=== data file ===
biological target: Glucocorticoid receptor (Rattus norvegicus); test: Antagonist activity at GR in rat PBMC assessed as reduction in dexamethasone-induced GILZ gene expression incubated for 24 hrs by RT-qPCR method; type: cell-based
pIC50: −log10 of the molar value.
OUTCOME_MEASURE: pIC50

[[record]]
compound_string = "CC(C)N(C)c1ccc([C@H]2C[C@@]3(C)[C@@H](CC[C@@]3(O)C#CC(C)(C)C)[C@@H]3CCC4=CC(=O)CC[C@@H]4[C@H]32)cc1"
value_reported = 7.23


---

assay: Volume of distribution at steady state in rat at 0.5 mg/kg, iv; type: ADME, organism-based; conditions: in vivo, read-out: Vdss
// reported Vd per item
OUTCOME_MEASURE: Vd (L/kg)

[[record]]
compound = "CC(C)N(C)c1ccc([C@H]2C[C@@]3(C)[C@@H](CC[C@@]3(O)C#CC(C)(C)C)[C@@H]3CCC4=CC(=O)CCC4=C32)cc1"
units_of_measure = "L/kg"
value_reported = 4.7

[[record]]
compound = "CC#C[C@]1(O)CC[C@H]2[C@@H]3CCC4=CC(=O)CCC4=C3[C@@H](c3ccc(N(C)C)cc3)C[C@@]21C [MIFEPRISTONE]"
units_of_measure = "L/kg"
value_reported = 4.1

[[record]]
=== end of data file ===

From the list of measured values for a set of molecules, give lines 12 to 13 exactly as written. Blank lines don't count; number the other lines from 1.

compound = "CC(C)N(C)c1ccc([C@H]2C[C@@]3(C)[C@@H](CC[C@@]3(O)C#CC(C)(C)C)[C@@H]3CCC4=CC(=O)CCC4=C32)cc1"
units_of_measure = "L/kg"